Do I trust them? Well, I have some trust, especially as they took considerable time to listen to survivor’s and our allies’ concerns on this. They certainly have taken more time than the Greens or Labor, which is why the Green Party USA should be commended for their determination to support the abolition of the sex trade and all major parties here should take note of that.  But here I would like to point out, that the condemnation of Green’s Party Australia member Kathleen Maltzahn for her turn from supporting the ‘nordic model’, was in my opinion, an unnecessary attack on a woman who was already being criticised mercilessly by pro sex-trade advocates because of her support of the *actual* Nordic Model prior to this Vic Libs proposal. She was also attacked within her own party, and other political parties. The anger at her was misdirected. I understood immediately that what the Victorian Libs were initially proposing was hugely problematic and saw her refusal of the ‘nordic model’ as the Vic Libs initially proposed it, as reasonable considering my own concerns around it.

For myself, working with political parties as a sex-trade abolitionist is fraught because I often do not agree with many of their other policies. For example the Liberal’s alliance with anti-woman organisations, those who are against abortion and so on. But if a party is truly dedicated to abolishing the sex-trade, extinguishing the ongoing commodification of women, and women’s rights to be free from sexual exploitation, then I will support them on that particular policy. Again it is hard to trust any particular party on this issue, but if they are willing to amend their initial proposal and actively endorse the Nordic/Abolitionist model as it is intended in full, I support that unequivocally.”

Simone Watson will be a guest speaker at an upcoming conference: Australian Summit Against Sexual Exploitation (ASASE) on the 27-28 July in Melbourne.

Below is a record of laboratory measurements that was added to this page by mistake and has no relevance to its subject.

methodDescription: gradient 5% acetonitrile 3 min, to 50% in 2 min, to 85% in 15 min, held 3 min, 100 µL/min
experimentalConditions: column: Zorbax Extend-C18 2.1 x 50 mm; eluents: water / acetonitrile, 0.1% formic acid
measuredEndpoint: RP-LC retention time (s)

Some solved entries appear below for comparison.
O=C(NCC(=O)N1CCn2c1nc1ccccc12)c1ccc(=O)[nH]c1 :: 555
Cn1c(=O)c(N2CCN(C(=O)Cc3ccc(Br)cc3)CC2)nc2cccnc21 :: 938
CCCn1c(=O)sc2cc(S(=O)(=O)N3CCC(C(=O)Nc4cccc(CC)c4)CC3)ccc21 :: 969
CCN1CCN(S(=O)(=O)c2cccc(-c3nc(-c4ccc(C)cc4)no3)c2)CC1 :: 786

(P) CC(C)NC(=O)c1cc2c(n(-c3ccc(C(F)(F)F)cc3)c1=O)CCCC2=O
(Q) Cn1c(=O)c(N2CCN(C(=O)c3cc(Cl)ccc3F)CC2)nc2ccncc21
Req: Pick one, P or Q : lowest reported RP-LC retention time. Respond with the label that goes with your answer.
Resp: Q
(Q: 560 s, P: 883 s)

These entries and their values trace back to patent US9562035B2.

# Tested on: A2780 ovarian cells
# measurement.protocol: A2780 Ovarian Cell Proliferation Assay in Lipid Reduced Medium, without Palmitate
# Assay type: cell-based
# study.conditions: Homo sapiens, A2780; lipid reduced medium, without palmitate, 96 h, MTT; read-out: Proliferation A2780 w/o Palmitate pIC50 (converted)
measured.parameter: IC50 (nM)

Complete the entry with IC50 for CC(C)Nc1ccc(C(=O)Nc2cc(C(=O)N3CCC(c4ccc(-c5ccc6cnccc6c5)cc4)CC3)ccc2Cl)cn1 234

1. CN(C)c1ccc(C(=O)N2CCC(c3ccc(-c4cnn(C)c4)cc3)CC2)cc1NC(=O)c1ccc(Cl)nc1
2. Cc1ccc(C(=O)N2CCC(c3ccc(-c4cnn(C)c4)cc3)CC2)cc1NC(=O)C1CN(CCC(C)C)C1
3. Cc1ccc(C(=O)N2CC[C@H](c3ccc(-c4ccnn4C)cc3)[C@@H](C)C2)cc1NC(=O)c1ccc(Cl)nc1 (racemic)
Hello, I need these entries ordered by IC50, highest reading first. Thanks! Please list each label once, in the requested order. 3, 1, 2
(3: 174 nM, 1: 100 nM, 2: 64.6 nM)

Tasmanian activists Isla MacGregor and Bronwyn Williams urge the Tasmanian Greens to take lead and review their support for full decriminalisation, stating that the recent US Green party change of heart about fully decriminalising prostitution is an incentive to act locally and be a leader for women’s rights and justice. [4]

Tasmania is experiencing a boom in interstate and international tourism along with a rise in property prices. The Nordic Model would help to protect girls and women from entering exploitative arrangements and trafficking that economic booms trigger as we have seen in New Zealand. New Zealand has been identified as a human trafficking destination, mainly of Asian and Pacifika women for prostitution to enter both legal and illegal operations. Full decriminalisation saw several men such as the Chow brothers make millions from prostituting women. [5]

To take the lead on this issue in Tasmania requires courage and foresight, something that is seriously lacking. Is the Tasmanian Liberal Party going to take notice of what their Victorian colleagues are proposing? Or, perhaps the Tasmanian Greens will examine findings from Europe about the effects of the policies and programs and follow suit.

References:
[1]. A. Capone, 2017, Hundreds of illegal brothels masquerading as massage shops, karaoke bars and beauty salons in Melbourne, Herald Sun
[2] H. Pringle, 12 April 2016, France Abolishion Day, The Dream of a Society without Prostitution, Opinion ABC online
[3] R.Smith, Sex workers slam proposal to introduce Nordic prostitution model in Victoria, 21 April 2018, news.com.au
[4] I.MacGregor, B.Williams, 6 July 2018, An Open Letter to Cassy O’Connor, Rosalie Woodruff and Greens Party members ..., Tasmanian Times
[5] A.Gibbson, 30 May 2013, Chow brothers open new brothel, nzheral.co.nz

*Joanna Pinkiewicz is a teacher and an activist living in Tasmania. She is a Greens Party member and a researcher for the Nordic Model Australia Coalition.